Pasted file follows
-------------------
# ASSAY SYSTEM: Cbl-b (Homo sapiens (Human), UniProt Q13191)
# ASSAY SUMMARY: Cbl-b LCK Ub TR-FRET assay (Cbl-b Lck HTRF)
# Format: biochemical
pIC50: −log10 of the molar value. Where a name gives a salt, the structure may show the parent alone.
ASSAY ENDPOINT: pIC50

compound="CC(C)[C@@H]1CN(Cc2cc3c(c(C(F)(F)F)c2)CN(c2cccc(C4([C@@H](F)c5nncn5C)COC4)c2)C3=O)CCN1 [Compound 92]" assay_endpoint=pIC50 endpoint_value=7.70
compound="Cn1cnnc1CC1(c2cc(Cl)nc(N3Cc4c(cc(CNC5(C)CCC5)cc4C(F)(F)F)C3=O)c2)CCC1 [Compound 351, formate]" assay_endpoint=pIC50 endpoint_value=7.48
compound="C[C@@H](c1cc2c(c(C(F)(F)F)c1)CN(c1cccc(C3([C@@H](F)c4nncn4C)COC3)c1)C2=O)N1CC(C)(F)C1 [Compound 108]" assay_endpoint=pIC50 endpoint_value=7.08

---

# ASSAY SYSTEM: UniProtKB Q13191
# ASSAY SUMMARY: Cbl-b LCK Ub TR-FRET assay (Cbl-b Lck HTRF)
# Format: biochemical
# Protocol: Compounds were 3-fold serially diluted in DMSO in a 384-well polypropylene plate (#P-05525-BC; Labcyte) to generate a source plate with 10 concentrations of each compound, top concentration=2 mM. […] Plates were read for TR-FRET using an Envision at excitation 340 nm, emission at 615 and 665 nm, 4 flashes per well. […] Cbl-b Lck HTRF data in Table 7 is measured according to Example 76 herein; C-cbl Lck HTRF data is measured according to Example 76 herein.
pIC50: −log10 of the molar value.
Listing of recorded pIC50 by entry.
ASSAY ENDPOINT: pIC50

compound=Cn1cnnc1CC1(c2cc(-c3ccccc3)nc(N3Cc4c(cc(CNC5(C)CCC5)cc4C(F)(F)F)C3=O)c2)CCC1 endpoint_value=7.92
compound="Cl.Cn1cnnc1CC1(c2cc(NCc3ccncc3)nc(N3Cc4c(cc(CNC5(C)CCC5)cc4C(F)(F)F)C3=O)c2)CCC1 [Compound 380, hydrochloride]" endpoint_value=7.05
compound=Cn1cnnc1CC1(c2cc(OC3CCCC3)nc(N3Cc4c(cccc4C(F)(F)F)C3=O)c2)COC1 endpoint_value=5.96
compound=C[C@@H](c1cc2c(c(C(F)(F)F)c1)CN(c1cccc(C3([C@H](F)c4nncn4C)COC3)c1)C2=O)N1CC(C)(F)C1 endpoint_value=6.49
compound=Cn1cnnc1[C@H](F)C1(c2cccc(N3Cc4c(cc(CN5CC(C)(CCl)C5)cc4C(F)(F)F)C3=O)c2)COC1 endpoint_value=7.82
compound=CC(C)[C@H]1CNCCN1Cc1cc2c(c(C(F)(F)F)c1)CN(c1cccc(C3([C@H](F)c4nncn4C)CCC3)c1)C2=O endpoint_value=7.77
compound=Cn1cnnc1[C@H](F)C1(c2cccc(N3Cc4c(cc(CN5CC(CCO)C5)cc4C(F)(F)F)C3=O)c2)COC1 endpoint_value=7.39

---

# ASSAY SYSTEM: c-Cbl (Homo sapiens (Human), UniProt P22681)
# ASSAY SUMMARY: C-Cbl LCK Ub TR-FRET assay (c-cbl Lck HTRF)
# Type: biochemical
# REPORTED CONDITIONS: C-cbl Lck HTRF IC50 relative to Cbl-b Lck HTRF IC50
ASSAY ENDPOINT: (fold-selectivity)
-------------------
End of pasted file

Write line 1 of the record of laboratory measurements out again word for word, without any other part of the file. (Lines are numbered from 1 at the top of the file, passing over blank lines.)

# ASSAY SYSTEM: Cbl-b (Homo sapiens (Human), UniProt Q13191)